Sudan removed from US list of terror sponsors

Move paves the way for Sudan to continue its path to normalize relations with Israel.

By Paul Shindman, World Israel News

The United States embassy in Khartoum announced Monday that the State Department officially removed Sudan from the U.S. list of state sponsors of terrorism.

“The congressional notification period of 45 days has lapsed and the Secretary of State has signed a notification stating rescission of Sudan’s State Sponsor of Terrorism designation is effective as of today (December 14), to be published in the Federal Register,” the embassy posted in English and Arabic on its Facebook page.

Sudanese leader General Abdel Fattah Burhan tweeted the news to his nation, saying it was the result of the “effort made by the people of my country.”

“Greetings and congratulations to the Sudanese people on the occasion of Sudan’s exit from the list of states sponsoring terrorism,” Burhan said.

The U.S. had placed Sudan on the terror list in 1993 while the country was under the 30-year-long military dictatorship of Omar al-Bashir, who became the first sitting head of state to be charged by the International Criminal Court with war crimes.

Under al-Bashir, Sudan gave refuge to Al Qaeda leader Osama Bin Laden and his terrorists who had used Sudan as a base for terror attacks including the twin 1998 bombings of American embassies in Kenya and Tanzania that killed 224 people and wounded 4,000 others. Al-Bashir was overthrown in a military coup last year and Burhan leads the transitional government.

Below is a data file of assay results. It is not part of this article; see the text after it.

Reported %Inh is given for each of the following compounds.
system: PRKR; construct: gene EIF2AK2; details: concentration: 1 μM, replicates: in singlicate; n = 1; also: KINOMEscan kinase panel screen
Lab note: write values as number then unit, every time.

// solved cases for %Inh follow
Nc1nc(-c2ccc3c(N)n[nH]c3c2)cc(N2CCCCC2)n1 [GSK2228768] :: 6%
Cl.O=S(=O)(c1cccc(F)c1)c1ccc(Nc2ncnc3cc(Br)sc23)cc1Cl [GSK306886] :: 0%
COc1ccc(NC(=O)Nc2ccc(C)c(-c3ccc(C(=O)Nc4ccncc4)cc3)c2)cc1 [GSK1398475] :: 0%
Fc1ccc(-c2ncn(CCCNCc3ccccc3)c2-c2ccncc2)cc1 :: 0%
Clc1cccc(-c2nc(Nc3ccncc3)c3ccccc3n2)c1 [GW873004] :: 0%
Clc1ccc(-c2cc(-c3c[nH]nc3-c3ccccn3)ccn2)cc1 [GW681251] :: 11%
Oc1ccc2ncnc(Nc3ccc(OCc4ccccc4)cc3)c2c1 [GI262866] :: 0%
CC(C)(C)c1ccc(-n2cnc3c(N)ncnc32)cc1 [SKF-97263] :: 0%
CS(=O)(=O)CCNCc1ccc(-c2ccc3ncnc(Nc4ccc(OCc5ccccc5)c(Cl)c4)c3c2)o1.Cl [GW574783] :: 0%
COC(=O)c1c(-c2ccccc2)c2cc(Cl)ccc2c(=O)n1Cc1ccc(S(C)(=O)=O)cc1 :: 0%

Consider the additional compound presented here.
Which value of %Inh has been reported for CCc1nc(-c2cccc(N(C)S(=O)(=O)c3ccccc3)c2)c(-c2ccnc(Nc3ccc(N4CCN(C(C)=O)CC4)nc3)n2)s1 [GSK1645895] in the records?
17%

In October, President Donald Trump announced the breakthrough that Sudan would establish diplomatic relations with Israel. At the same time, Sudan agreed to pay $335 million to compensate survivors and families of the victims of the embassy bombings.

Sudan had been on the terrorism list since 1993 and its economy suffered due to the heavy economic sanctions imposed by the U.S. Trump’s October declaration started the process of dropping Sudan from the list, which culminated in today’s announcement.

However, last week Burhan told American officials that before he finalizes diplomatic relations with Israel he wants additional guarantees from Congress that his country will not face further lawsuits.

In a bid to encourage Sudan, the State Department tweeted on Saturday that “the expansion of the Abraham Accords to include Sudan is a significant step that will further enhance regional security while creating opportunities for Sudan and Israel to deepen economic ties and improve the lives of their people.”

Under the Abraham Accords, the United Arab Emirates and Bahrain agreed to normalize relations with Israel. They were joined by Sudan and most recently Morocco, which last week also agreed to establish diplomatic ties.